But no-one should be pleased that more and more Foodbanks are starting in Britain in 2014: everyone should afford to feed themselves and their families without the indignity of going to a Foodbank. Dave Wilcox, a veteran labour councillor in Derbyshire who helped his local foodbank get lottery money, recently wrote of his “sadness in success”. Like many, he hopes that one day foodbanks will run out of customers, return their money to the lottery, and that everyone will have enough money to buy their own food rather than need handouts. How right he is. Read more of this post

Is IKEA a good idea for Greenwich?

sainsbury-greenwichHow quickly do the architectural innovations of the late Twentieth century become redundant in the Twenty-First! The iconic Sainsbury’s store on Peartree Way, with its partly glazed roof, curved lines and timber cladding, is due to be made redundant once a much larger Sainsbury’s opens down the road off Bugsby’s Way in 2014.

IKEA have now put forward plans to take over the site – and knock down the Sainsbury’s building, which was nominated for the Stirling Prize and won the prestigious RIBA Sustainability Award in 2000. Until now it had been hoped that a new retailer would adapt the building, not demolish it.

Tony Duckworth, one of the Environmental designers of the Sainsbury’s store, predicted last year that the most likely outcome was its demolition (see a blog post from 2012 here). I’m sorry that it seems he has been proved right. Read more of this post

Street trading: separating facts from fiction

Old Dover Road 2013There has been a lot of discussion in the local media recently about the Royal Borough of Greenwich’s new policy of charging shops and cafes for putting merchandise, or tables and chairs, on the public highway – the so-called “Pavement Tax”.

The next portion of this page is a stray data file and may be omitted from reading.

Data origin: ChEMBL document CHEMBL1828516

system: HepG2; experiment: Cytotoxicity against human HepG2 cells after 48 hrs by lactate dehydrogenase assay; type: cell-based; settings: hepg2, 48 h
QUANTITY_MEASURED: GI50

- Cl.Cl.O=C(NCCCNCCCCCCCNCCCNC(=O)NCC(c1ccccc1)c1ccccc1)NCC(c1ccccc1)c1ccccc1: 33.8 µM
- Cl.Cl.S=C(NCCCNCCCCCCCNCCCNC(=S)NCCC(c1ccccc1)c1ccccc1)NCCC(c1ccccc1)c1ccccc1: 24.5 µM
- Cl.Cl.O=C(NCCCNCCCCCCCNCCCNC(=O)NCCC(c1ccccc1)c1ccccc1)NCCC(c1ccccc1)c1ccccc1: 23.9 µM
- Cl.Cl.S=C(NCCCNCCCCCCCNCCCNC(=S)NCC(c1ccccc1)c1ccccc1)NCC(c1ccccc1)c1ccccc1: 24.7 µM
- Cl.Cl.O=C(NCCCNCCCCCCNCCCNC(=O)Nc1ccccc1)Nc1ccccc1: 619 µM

As a Labour candidate in Blackheath Westcombe ward, and as chair of South East Enterprise (a business support agency based in Greenwich town centre) I have spoken to lots of people about the impact of the new policy on businesses in Greenwich town centre, Blackheath Standard, and elsewhere in the borough.

There are good arguments for some kind of regulation of trading on the public highway. Most people would agree that it is fair, in principle, to charge businesses for using pavements and highways for commercial purposes. A small minority of shops and businesses – not in Blackheath, but in other parts of the borough – do put excessive amounts of merchandise on narrow pavements, impeding access for pedestrians.

Most other London boroughs (Tory, Lib Dem, and Labour-controlled) already have a charging policy so it is reasonable for Greenwich to do the same. The charges introduced (£7 for the first square metre per week, and £3.50 per week for any further square metres) are lower than what most other boroughs charge.

However, the council needs to be mindful of the impact of the policy on small businesses, which are feeling the pinch due to the failure of the Tory-Lib Dem coalition to deliver proper economic growth. The new charging policy was not well explained to traders, and there was not enough consultation with traders groups. Read more of this post